Polar Running Plan and me (3)

This post is meant to continue a thread related to Polar Running plans and how I feel about them. When, in late January, after a mild Covid-19 period, I (re)started to train myself, I decided to use my Polar Vantage V2 and the HM plan available in Polar Flow. More details here.

After trying it for several weeks (3), I concluded that I couldn’t continue it because of the heart rate zones that were forcing me to walk too much and I switched to running power training with Stryd (which worked fine). More details about my thoughts at that moment are available here and here.

My fitness level improved after a while and recently I switched from my Fenix 6X to the Vantage V2 again and took also the decision to start another HM plan with Polar. I reset my heart rate zones to “default” Polar, just to allow Polar to operate with the zones the way they designed the program. The difference now is that my Max HR is 194bpm instead of 186bpm in January, that changed a bit the values of the HR zones, but not dramatically, at least not for the zones 1-2-3.

Default Polar HR zones based on Max HR of 194bpm (instead of 186 in January)

With this new setup, I don’t feel like the HR zones are staying in the way of my training or don’t affect my motivation to run .. I can stay easily in zone 2, I can even go with less than 130bpm for long(er) distances – like more than 10km – without issues.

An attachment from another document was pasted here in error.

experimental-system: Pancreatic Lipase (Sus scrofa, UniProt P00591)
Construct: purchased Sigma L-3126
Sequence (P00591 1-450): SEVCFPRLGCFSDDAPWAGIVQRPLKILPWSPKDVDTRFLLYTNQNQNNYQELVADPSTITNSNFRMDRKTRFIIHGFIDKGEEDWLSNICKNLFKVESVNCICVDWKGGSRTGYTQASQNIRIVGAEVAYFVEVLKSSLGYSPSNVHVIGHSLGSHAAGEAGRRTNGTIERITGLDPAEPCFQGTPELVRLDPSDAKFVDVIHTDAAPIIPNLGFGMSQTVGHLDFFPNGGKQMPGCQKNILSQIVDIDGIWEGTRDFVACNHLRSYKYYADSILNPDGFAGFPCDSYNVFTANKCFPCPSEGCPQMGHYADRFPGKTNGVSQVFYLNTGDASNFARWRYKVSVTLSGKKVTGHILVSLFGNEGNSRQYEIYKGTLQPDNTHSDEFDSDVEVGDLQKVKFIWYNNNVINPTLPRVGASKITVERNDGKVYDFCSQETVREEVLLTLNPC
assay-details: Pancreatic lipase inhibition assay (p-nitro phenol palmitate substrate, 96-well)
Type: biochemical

Second week of the training plan – 3 stars (with some cycling)
Week 5 of the training plan – 3 stars again (with walking and table tennis)

Does that say that Polar Running plans are great? Not yet and maybe I’m not the best example of that, I didn’t use all the opportunities of the running plan (the support exercises) to improve myself, but I like the feeling of the Vantage V2 and, even though the Fenix 6X is a superior devices in terms of features and battery life, I’ll continue using the Vantage V2 for a while.

Orthostatic tests are nice (one of the features available with Vantage V[2] but not Grit X or Vantage M[2]), but takes some discipline and time in the morning. Most of the time, but not always the nightly recharge is also a decent hint for your recovery status.

Orthostatic tests – good, but they require discipline and focus

I see from time to time people asking about making a choice between Polar Vantage and Garmin (FR 945/Fenix 6) – this is more about your personal priorities than actually the ability of Vantage V2 to deliver. Polar Vantage V2 is a good solution for managing and improving your fitness level. For other features (maps, payments, music and others) Fenix (or 945 maybe) could be a better option.

There will be other posts regarding my experience with Polar Running plans, hopefully this time I’ll be persistent and I’ll finish the program to see the results.

All the best and happy running!

Author: Liviu Nastasa

Passionate about software development, sociology, running...definitely a geek.

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